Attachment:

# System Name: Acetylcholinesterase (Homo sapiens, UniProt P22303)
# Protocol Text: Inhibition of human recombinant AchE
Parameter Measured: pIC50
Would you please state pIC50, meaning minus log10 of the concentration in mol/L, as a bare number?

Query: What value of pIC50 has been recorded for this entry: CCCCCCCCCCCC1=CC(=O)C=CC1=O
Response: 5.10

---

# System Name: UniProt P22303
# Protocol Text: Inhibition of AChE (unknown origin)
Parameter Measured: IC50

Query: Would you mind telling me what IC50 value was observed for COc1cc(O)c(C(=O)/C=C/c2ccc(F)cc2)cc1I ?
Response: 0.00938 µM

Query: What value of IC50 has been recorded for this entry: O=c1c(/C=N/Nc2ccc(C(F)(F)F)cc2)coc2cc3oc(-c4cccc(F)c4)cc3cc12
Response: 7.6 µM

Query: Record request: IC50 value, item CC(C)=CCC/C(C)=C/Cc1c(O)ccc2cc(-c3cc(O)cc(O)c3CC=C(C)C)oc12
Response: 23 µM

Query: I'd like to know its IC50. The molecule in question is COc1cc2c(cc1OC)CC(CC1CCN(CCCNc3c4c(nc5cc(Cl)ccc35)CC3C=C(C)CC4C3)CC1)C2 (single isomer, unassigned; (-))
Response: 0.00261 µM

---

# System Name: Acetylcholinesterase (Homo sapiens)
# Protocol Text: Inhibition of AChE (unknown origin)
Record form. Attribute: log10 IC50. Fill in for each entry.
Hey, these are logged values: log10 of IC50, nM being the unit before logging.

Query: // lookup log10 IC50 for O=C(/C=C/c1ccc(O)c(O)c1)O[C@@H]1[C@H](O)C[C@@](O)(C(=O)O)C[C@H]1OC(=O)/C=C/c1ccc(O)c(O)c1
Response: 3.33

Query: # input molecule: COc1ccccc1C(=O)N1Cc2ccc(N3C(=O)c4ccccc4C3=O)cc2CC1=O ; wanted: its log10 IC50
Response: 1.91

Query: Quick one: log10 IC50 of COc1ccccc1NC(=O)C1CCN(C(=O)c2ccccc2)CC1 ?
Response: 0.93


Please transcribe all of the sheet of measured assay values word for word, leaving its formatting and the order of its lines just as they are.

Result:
# System Name: Acetylcholinesterase (Homo sapiens, UniProt P22303)
# Protocol Text: Inhibition of human recombinant AchE
Parameter Measured: pIC50
Would you please state pIC50, meaning minus log10 of the concentration in mol/L, as a bare number?

Query: What value of pIC50 has been recorded for this entry: CCCCCCCCCCCC1=CC(=O)C=CC1=O
Response: 5.10

---

# System Name: UniProt P22303
# Protocol Text: Inhibition of AChE (unknown origin)
Parameter Measured: IC50

Query: Would you mind telling me what IC50 value was observed for COc1cc(O)c(C(=O)/C=C/c2ccc(F)cc2)cc1I ?
Response: 0.00938 µM

Query: What value of IC50 has been recorded for this entry: O=c1c(/C=N/Nc2ccc(C(F)(F)F)cc2)coc2cc3oc(-c4cccc(F)c4)cc3cc12
Response: 7.6 µM

Query: Record request: IC50 value, item CC(C)=CCC/C(C)=C/Cc1c(O)ccc2cc(-c3cc(O)cc(O)c3CC=C(C)C)oc12
Response: 23 µM

Query: I'd like to know its IC50. The molecule in question is COc1cc2c(cc1OC)CC(CC1CCN(CCCNc3c4c(nc5cc(Cl)ccc35)CC3C=C(C)CC4C3)CC1)C2 (single isomer, unassigned; (-))
Response: 0.00261 µM

---

# System Name: Acetylcholinesterase (Homo sapiens)
# Protocol Text: Inhibition of AChE (unknown origin)
Record form. Attribute: log10 IC50. Fill in for each entry.
Hey, these are logged values: log10 of IC50, nM being the unit before logging.

Query: // lookup log10 IC50 for O=C(/C=C/c1ccc(O)c(O)c1)O[C@@H]1[C@H](O)C[C@@](O)(C(=O)O)C[C@H]1OC(=O)/C=C/c1ccc(O)c(O)c1
Response: 3.33

Query: # input molecule: COc1ccccc1C(=O)N1Cc2ccc(N3C(=O)c4ccccc4C3=O)cc2CC1=O ; wanted: its log10 IC50
Response: 1.91

Query: Quick one: log10 IC50 of COc1ccccc1NC(=O)C1CCN(C(=O)c2ccccc2)CC1 ?
Response: 0.93